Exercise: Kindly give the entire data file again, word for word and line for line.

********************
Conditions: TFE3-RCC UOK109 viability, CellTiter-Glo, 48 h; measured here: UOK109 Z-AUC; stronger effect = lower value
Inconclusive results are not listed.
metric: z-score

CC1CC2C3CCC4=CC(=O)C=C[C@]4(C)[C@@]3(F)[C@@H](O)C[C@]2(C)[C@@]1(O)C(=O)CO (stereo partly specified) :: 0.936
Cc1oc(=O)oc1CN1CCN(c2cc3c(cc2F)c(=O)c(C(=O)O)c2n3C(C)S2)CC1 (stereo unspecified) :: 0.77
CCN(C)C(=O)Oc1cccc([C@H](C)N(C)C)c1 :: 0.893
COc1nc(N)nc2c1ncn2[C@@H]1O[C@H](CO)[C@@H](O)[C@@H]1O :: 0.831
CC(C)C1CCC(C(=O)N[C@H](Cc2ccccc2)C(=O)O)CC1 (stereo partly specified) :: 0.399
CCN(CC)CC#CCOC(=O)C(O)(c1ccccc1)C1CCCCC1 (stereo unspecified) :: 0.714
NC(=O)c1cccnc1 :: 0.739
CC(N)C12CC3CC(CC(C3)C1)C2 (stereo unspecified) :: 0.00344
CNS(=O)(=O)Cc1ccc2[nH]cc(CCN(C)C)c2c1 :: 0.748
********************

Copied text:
Conditions: TFE3-RCC UOK109 viability, CellTiter-Glo, 48 h; measured here: UOK109 Z-AUC; stronger effect = lower value
Inconclusive results are not listed.
metric: z-score

CC1CC2C3CCC4=CC(=O)C=C[C@]4(C)[C@@]3(F)[C@@H](O)C[C@]2(C)[C@@]1(O)C(=O)CO (stereo partly specified) :: 0.936
Cc1oc(=O)oc1CN1CCN(c2cc3c(cc2F)c(=O)c(C(=O)O)c2n3C(C)S2)CC1 (stereo unspecified) :: 0.77
CCN(C)C(=O)Oc1cccc([C@H](C)N(C)C)c1 :: 0.893
COc1nc(N)nc2c1ncn2[C@@H]1O[C@H](CO)[C@@H](O)[C@@H]1O :: 0.831
CC(C)C1CCC(C(=O)N[C@H](Cc2ccccc2)C(=O)O)CC1 (stereo partly specified) :: 0.399
CCN(CC)CC#CCOC(=O)C(O)(c1ccccc1)C1CCCCC1 (stereo unspecified) :: 0.714
NC(=O)c1cccnc1 :: 0.739
CC(N)C12CC3CC(CC(C3)C1)C2 (stereo unspecified) :: 0.00344
CNS(=O)(=O)Cc1ccc2[nH]cc(CCN(C)C)c2c1 :: 0.748